What was at Stake: California’s laws have led to harsh sentencing, often for low-level, non-violent offenses. These sentences disproportionately affect communities of color. Proposition 47 was an opportunity to reclassify certain low-level crimes from felonies to misdemeanors, which, active retroactively, would clear thousands of people’s records of felony offenses that stand as barriers to employment and would make thousands more eligible for resentencing, leading to a savings of hundreds of millions of dollar per year to be invested in crime prevention and other health initiatives in our state. Corporate interests invested millions in mis-information campaigns using fear-based emotional ads to convince voters that violent criminals would be released from prison, and they should vote against the measure.
Voter Engagement: As a partner in the statewide California Calls table and a local anchor group in Los Angeles and San Diego, we were part of the biggest statewide effort to engage voters on this issue, identify supporters and turn them out to vote. In these two cities, we reached out to 20,000 voters.
Social Media: We participated in a collective email-based strategy with the Prop 47 campaign to build a base of supporters to help spread the campaign messaging. ACCE Action identified 900 people in our online base who took action, many multiple times, to spread the word and support the campaign within their networks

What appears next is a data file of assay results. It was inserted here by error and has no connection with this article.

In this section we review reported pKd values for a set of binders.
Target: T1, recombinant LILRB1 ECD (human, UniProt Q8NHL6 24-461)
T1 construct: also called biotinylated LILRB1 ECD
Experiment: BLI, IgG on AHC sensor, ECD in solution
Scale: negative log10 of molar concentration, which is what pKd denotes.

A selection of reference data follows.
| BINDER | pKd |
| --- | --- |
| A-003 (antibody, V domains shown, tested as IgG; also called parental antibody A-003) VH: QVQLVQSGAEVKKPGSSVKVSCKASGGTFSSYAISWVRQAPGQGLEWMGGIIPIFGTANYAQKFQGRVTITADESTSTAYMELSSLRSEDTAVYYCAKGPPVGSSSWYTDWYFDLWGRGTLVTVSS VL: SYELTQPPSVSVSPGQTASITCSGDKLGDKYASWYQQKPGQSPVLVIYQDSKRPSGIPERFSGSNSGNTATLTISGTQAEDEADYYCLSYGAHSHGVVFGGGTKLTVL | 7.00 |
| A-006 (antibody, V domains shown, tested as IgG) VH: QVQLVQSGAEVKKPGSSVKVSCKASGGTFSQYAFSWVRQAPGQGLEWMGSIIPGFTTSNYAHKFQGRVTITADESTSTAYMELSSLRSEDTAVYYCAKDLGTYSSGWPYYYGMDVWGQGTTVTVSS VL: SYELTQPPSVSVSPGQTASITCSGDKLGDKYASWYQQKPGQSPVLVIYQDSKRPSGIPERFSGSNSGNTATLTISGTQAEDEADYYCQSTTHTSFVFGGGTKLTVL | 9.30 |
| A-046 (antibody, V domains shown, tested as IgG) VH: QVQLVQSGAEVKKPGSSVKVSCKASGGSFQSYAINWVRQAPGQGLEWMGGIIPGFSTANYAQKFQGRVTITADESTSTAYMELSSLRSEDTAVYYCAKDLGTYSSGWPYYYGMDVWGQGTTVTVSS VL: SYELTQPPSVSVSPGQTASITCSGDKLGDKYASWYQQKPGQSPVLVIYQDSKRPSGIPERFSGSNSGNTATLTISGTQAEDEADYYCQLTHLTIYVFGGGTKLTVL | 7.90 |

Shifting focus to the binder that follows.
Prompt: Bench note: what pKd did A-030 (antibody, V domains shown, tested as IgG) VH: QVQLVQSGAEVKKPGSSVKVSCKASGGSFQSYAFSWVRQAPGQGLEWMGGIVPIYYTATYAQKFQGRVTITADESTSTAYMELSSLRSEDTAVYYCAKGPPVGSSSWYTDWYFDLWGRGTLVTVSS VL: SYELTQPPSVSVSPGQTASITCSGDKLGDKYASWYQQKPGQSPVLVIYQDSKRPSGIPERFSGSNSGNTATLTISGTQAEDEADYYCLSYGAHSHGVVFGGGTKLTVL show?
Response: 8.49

Coalition Building: Working with strong statewide and local groups across California, our work with all of the California Calls groups is to build a long-term multi-year campaign towards significant corporate property tax and budget reform in our state. ACCE is a local anchor group in two cities, as well as statewide, and plays an important leadership role in creating a public campaign to change the debate on these issues. Each election cycle’s work continues to strengthen our collective work towards this goal.
Outcomes: Prop 47 passed with 60% of the vote across the state, and its reforms took effect immediately. Within days, there were stories of people being resentenced and released from prison for non-violent offenses. People who are currently incarcerated and people who have past convictions continue to file petitions to change their records, making thousands of people eligible for employment, public housing, and other critical benefits.